Modi Ji choosen as a new candidate for the chief
In 2001, Keshubhai Patel's health was failing and the BJP lost a few state assembly seats in
by-elections. Allegations of abuse of power, corruption and poor administration were made, and Patel's
standing had been damaged by his administration's
handling of the earthquake in Bhuj in 2001. The BJP national leadership sought a new candidate for the
chief ministership, and Modi, who had expressed misgivings about Patel's administration, was chosen as a
BJP leader L. K. Advani did not want to ostracise Patel and was concerned about Modi's lack of experience
in government, Modi declined an offer to be Patel's deputy chief minister, telling Advani and Atal Bihari
Vajpayee that he
was "going to be fully responsible for Gujarat or not at all". On 3 October 2001 he replaced Patel as
Chief Minister of Gujarat, with the responsibility of preparing the BJP for the December 2002 elections.
Modi was sworn in as
Chief Minister on 7 October 2001, and entered the Gujarat state legislature on 24 February 2002 by winning
a by-election to the Rajkot – II constituency, defeating Ashwin Mehta of the INC by 14,728 votes.
2002 Riots of Gujarat
On 27 February 2002, a train with several hundred passengers burned near Godhra, killing approximately
60 people. The train carried a large number of Hindu pilgrims returning from Ayodhya after a religious
ceremony at the site of the
demolished Babri Masjid.
In making a public statement after the incident, Modi declared it a terrorist attack planned and
orchestrated by local Muslims. The next day, the Vishwa Hindu Parishad called for a bandh across the
Riots began during the bandh, and anti-Muslim violence spread through Gujarat. The government's decision
to move the bodies of the train victims from Godhra to Ahmedabad further inflamed the violence. The state
later that 790 Muslims and 254 Hindus were killed. Independent sources put the death toll at over 2000.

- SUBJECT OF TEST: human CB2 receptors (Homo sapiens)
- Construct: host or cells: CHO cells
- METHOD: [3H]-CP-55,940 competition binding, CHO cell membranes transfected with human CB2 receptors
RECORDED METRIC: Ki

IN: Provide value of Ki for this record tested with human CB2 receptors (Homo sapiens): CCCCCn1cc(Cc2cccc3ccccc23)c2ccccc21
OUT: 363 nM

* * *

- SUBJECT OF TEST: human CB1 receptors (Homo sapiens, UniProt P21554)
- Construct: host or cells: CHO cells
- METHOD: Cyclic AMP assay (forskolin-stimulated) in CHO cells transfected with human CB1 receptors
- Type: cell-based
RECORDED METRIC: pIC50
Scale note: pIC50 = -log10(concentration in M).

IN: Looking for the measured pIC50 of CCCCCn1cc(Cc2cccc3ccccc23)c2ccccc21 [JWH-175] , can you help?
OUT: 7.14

Approximately 150,000 people were driven to refugee camps. Numerous women and children were among the
victims; the violence
included mass rapes and mutilations of women. The government of Gujarat itself is generally considered by
scholars to have been complicit in the riots, and has otherwise received heavy criticism for its handling
of the situation.
Several scholars have described the violence as a pogrom, while others have called it an example of state
terrorism. Summarising academic views on the subject, Martha Nussbaum said: "There is by now a broad
consensus that the Gujarat
violence was a form of ethnic cleansing, that in many ways it was premeditated, and that it was carried
out with the complicity of the state government and officers of the law." The Modi government imposed a
curfew in 26 major
cities, issued shoot-at-sight orders and called for the army to patrol the streets, but was unable to
prevent the violence from escalating. The president of the state unit of the BJP expressed support for the
bandh, despite such
actions being illegal at the time. State officials later prevented riot victims from leaving the refugee
camps, and the camps were often unable to meet the needs of those living there.
Muslim victims of the riots were subject to
further discrimination when the state government announced that compensation for Muslim victims would be
half of that offered to Hindus, although this decision was later reversed after the issue was taken to
court. During the riots,
police officers often did not intervene in situations where they were able. In 2012 Maya Kodnani, a
minister in Modi's government from 2007 to 2009, was convicted by a lower court for participation in the
Naroda Patiya massacre
during the 2002 riots. Although Modi's government had announced that it would seek the death penalty for
Kodnani on appeal, it reversed its decision in 2013.
On 21 April 2018, the Gujarat High Court acquitted Kodnani
while noting that there were several shortfalls in the investigation. Modi's personal involvement in the
2002 events has continued to be debated. During the riots, Modi said that "What is happening is a chain of
action and reaction."
Later in 2002, Modi said the way in which he had handled the media was his only regret regarding the
episode. In March 2008, the Supreme Court reopened several cases related to the 2002 riots, including that
of the Gulbarg